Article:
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ForskolinChlorophyllase: Chlorophyllase (klawr-uh-fil-eys)chlorophyllase - Definitions from Dictionary.com is the key enzyme in chlorophyll metabolism.Phorbol 12,13-dibutyratePHLPP: The PHLPP isoforms (PH domain and Leucine rich repeat Protein Phosphatases) are a pair of protein phosphatases, PHLPP1 and PHLPP2, that are important regulators of Akt serine-threonine kinases (Akt1, Akt2, Akt3) and conventional/novel protein kinase C (PKC) isoforms. PHLPP may act as a tumor suppressor in several types of cancer due to its ability to block growth factor-induced signaling in cancer cells.Steglich esterification: The Steglich esterification is a variation of an esterfication with dicyclohexylcarbodiimide as a coupling reagent and 4-dimethylaminopyridine as a catalyst. The reaction was first described by Wolfgang Steglich in 1978.Carnauba wax: Carnauba ( or , , ), also called Brazil wax and palm wax, is a wax of the leaves of the palm Copernicia prunifera (Synonym: Copernicia cerifera), a plant native to and grown only in the northeastern Brazilian states of Piauí, Ceará, and Rio Grande do Norte. It is known as "queen of waxes" and in its pure state, usually comes in the form of hard yellow-brown flakes.Burst kinetics: Burst kinetics is a form of enzyme kinetics that refers to an initial high velocity of enzymatic turnover when adding enzyme to substrate. This initial period of high velocity product formation is referred to as the "Burst Phase".NCEH1: Neutral cholesterol ester hydrolase 1 (NCEH) also known as arylacetamide deacetylase-like 1 (AADACL1) or KIAA1363 is an enzyme that in humans is encoded by the NCEH1 gene.CholesterolHeptadecanoic acidCaffeic acid phenethyl esterAsymmetric ester hydrolysis with pig-liver esterase: Asymmetric ester hydrolysis with pig liver esterase is the enantioselective conversion of an ester to a carboxylic acid through the action of the enzyme pig liver esterase (EC 3.1.Sharpless asymmetric dihydroxylation: Sharpless asymmetric dihydroxylation (also called the Sharpless bishydroxylation) is the chemical reaction of an alkene with osmium tetroxide in the presence of a chiral quinine ligand to form a vicinal diol.Electron-capture mass spectrometry: Electron-capture mass spectrometry (EC-MS) is a type of mass spectrometry that uses electron capture ionization (ECI) to form negative ions from chemical compounds with positive electron affinities. The approach is particularly effective for electrophiles.Triacylglycerol lipase: Triacylglycerol lipase (, lipase, butyrinase, tributyrinase, Tween hydrolase, steapsin, triacetinase, tributyrin esterase, Tweenase, amno N-AP, Takedo 1969-4-9, Meito MY 30, Tweenesterase, GA 56, capalase L, triglyceride hydrolase, triolein hydrolase, tween-hydrolyzing esterase, amano CE, cacordase, triglyceridase, triacylglycerol ester hydrolase, amano P, amano AP, PPL, glycerol-ester hydrolase, GEH, meito Sangyo OF lipase, hepatic lipase, lipazin, post-heparin plasma protamine-resistant lipase, salt-resistant post-heparin lipase, heparin releasable hepatic lipase, amano CES, amano B, tributyrase, triglyceride lipase, liver lipase, hepatic monoacylglycerol acyltransferase) is an enzyme with system name triacylglycerol acylhydrolase. This enzyme catalyses the following chemical reactionAtherosclerosisTriglycerideNitric-oxide synthase (NAD(P)H-dependent): Nitric-oxide synthase (NAD(P)H-dependent) (, nitric oxide synthetase, NO synthase) is an enzyme with system name L-arginine,NAD(P)H:oxygen oxidoreductase (nitric-oxide-forming). This enzyme catalyses the following chemical reactionLiver sinusoid: A liver sinusoid is a type of sinusoidal blood vessel (with fenestrated, discontinuous endothelium) that serves as a location for the oxygen-rich blood from the hepatic artery and the nutrient-rich blood from the portal vein.SIU SOM Histology GIVitamin WellHigh-performance liquid chromatography: High-performance liquid chromatography (HPLC; formerly referred to as high-pressure liquid chromatography), is a technique in analytical chemistry used to separate, identify, and quantify each component in a mixture. It relies on pumps to pass a pressurized liquid solvent containing the sample mixture through a column filled with a solid adsorbent material.Prodrug: A prodrug is a medication or compound that, after administration, is metabolized (i.e.Specificity constant: In the field of biochemistry, the specificity constant (also called kinetic efficiency or k_{cat}/K_{M}), is a measure of how efficiently an enzyme converts substrates into products. A comparison of specificity constants can also be used as a measure of the preference of an enzyme for different substrates (i.Very low-density lipoprotein: Very-low-density lipoprotein (VLDL) is a type of lipoprotein made by the liver. VLDL is one of the five major groups of lipoproteins (chylomicrons, VLDL, low-density lipoprotein, intermediate-density lipoprotein, high-density lipoprotein) that enable fats and cholesterol to move within the water-based solution of the bloodstream.Diethyl phthalateEthyl groupPhospholipidYamaguchi esterification: The Yamaguchi esterification is the chemical reaction of an aliphatic carboxylic acid and 2,4,6-trichlorobenzoyl chloride (TCBC, Yamaguchi reagent) to form a mixed anhydride which, upon reaction with an alcohol in the presence of stoichiometric amount of DMAP, produces the desired ester. It was first reported by Masaru Yamaguchi et al.Lipid droplet: Lipid droplets, also referred to as lipid bodies, oil bodies or adiposomes, are lipid-rich cellular organelles that regulate the storage and hydrolysis of neutral lipids and are found largely in the adipose tissue.Mobilization and cellular uptake of stored fats and triacylglycerol (with Animation) They also serve as a reservoir for cholesterol and acyl-glycerols for membrane formation and maintenance.Hydrogen silsesquioxane: [T8 Cube.png|200px|thumbnail|right| Hydrogen silsesquioxane (R = H).Protein detoxification: Protein detoxification is the process by which proteins containing methylated arginine are broken down and removed from the body.Coles PhillipsConcentration effect: In the study of inhaled anesthetics, the concentration effect is the increase in the rate that the Fa(alveolar concentration)/Fi(inspired concentration) ratio rises as the alveolar concentration of that gas is increased. In simple terms, the higher the concentration of gas administered, the faster the alveolar concentration of that gas approaches the inspired concentration.Spin–lattice relaxation in the rotating frame: Spin–lattice relaxation in the rotating frame is the mechanism by which Mxy, the transverse component of the magnetization vector, exponentially decays towards its equilibrium value of zero, under the influence of a radio frequency (RF) field in nuclear magnetic resonance (NMR) and magnetic resonance imaging (MRI). It is characterized by the spin–lattice relaxation time constant in the rotating frame, T1ρ.Tumor-associated glycoprotein: Tumor-associated glycoproteins (TAGs) are glycoproteins found on the surface of many cancer cells. They are mucin-like molecules with a molar mass of over 1000 kDa.Gas chromatography–mass spectrometry: right|300 px|Example of a GC-MS instrument|thumbAlkaliphile: Alkaliphiles are a class of extremophilic microbes capable of survival in alkaline (pH roughly 8.5-11) environments, growing optimally around a pH of 10.Sustentacular cellGlycerideAcid catalysis: In acid catalysis and base catalysis a chemical reaction is catalyzed by an acid or a base. The acid is the proton donor and the base is the proton acceptor.AcyltransferaseCalcium signaling: Calcium ions are important for cellular signalling, as once they enter the cytosol of the cytoplasm they exert allosteric regulatory effects on many enzymes and proteins. Calcium can act in signal transduction resulting from activation of ion channels or as a second messenger caused by indirect signal transduction pathways such as G protein-coupled receptors.C4H7N3O3Fluorotelomer alcohol: Fluorotelomer alcohols, or FTOHs, are fluorotelomers with an alcohol functional group. They are volatile precursors to perfluorinated carboxylic acids, such as PFOA and PFNA, and other compounds.Mediated transportPlant stanol ester: Stanol esters are a heterogeneous group of phytosterol esters with a saturated sterol ring structure known to reduce the level of low-density lipoprotein (LDL) cholesterol in blood when ingested. Despite a well documented cholesterol lowering effect, there are no data available indicating that functional foods supplemented with plant sterol esters reduce cardiovascular events.Lipotoxicity: Lipotoxicity is a metabolic syndrome that results from the accumulation of lipid intermediates in non-adipose tissue, leading to cellular dysfunction and death. The tissues normally affected include the kidneys, liver, heart and skeletal muscle.Molecular modificationSterol carrier protein: A:437-540 A:437-540 A:628-731DiketoneTemporal analysis of products: Temporal Analysis of Products (TAP), (TAP-2), (TAP-3) is an experimental technique for studyingProtein primary structure: The primary structure of a peptide or protein is the linear sequence of its amino acid structural units, and partly comprises its overall biomolecular structure. By convention, the primary structure of a protein is reported starting from the amino-terminal (N) end to the carboxyl-terminal (C) end.Apolipoprotein O: Apolipoprotein O also known as protein FAM121B is a protein that in humans is encoded by the APOO gene. APOO is a member of the apolipoprotein family.Isozyme: Isozymes (also known as isoenzymes or more generally as Multiple forms of enzymes) are enzymes that differ in amino acid sequence but catalyze the same chemical reaction. These enzymes usually display different kinetic parameters (e.New Zealand rabbitScavenger receptor cysteine-rich protein domain: In molecular biology, the protein domain SRCR is short for Scavenger receptor cysteine-rich domain. They are found solely in eukaryotes.Acylation: In chemistry, acylation (rarely, but more formally: alkanoylation) is the process of adding an acyl group to a compound. The compound providing the acyl group is called the acylating agent.TripalmitinEthyl sulfateLactone: Lactones are cyclic esters of hydroxycarboxylic acids, containing a 1-oxacycloalkan-2-one structure, or analogues having unsaturation or heteroatoms replacing one or more carbon atoms of the ring.Mature messenger RNA: Mature messenger RNA, often abbreviated as mature mRNA is a eukaryotic RNA transcript that has been spliced and processed and is ready for translation in the course of protein synthesis. Unlike the eukaryotic RNA immediately after transcription known as precursor messenger RNA, it consists exclusively of exons, with all introns removed.Methyl chloroformateApolipoprotein L: Apolipoprotein L (Apo L) belongs to the high density lipoprotein family that plays a central role in cholesterol transport. The cholesterol content of membranes is important in cellular processes such as modulating gene transcription and signal transduction both in the adult brain and during neurodevelopment.Chylomicron: Chylomicrons (from the Greek chylo, meaning juice or milky fluid, and micron, meaning small particle) are lipoprotein particles that consist of triglycerides (85–92%), phospholipids (6–12%), cholesterol (1–3%), and proteins (1–2%).M Mahmood Hussain: "Review Article: A proposed model for the assembly of chylomicrons"; Arterosclerosis; Vol.TrigonellinePlant stanols: Plant stanols are like cholesterol but for plants. They are commonly found in plant related foods.Table of standard reduction potentials for half-reactions important in biochemistry: The values below are standard reduction potentials for half-reactions measured at 25°C, 1 atmosphere and a pH of 7 in aqueous solution.Lithium 12-hydroxystearatePlanta Margarine: Planta is a brand of margarine produced by Unilever for Belgium, France, Malaysia and Portugal. It is made from vegetable oil: rapeseed, maize and sunflower.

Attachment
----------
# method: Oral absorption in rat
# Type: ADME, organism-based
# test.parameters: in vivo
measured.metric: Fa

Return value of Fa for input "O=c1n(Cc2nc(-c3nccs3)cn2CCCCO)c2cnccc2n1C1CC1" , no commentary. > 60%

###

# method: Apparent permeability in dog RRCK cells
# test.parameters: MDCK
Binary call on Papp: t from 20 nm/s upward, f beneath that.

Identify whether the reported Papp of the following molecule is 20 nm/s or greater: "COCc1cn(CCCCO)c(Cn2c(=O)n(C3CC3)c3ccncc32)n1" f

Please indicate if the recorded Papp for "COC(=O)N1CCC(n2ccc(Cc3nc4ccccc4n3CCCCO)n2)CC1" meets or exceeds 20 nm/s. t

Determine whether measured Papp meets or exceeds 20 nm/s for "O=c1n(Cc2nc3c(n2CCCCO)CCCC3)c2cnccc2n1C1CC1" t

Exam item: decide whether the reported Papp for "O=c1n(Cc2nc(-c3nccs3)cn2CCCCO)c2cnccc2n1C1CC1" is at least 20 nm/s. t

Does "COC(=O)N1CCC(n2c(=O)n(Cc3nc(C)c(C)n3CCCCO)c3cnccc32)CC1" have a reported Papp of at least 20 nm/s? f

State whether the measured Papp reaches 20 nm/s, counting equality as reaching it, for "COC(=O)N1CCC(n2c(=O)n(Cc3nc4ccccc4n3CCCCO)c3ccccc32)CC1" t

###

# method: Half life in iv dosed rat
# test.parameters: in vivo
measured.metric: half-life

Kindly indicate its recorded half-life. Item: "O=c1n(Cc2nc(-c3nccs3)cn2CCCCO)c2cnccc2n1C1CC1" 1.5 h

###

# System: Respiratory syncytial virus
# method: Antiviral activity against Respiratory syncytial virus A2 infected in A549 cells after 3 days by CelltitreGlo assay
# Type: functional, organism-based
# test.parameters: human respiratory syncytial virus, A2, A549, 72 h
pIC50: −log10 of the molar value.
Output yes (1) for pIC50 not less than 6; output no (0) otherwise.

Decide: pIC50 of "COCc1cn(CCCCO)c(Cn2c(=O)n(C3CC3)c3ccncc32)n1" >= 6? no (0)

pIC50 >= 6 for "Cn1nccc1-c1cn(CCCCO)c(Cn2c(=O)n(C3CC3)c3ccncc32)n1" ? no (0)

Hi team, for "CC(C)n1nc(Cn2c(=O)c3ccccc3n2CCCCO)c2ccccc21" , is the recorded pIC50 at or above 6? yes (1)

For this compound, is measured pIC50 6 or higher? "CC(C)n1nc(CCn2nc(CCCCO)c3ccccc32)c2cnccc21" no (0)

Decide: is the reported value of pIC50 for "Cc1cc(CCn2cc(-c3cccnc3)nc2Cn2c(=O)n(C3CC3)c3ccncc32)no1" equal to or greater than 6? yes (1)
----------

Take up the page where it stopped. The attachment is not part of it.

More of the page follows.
(1/2031) Mechanistic alternatives in phosphate monoester hydrolysis: what conclusions can be drawn from available experimental data?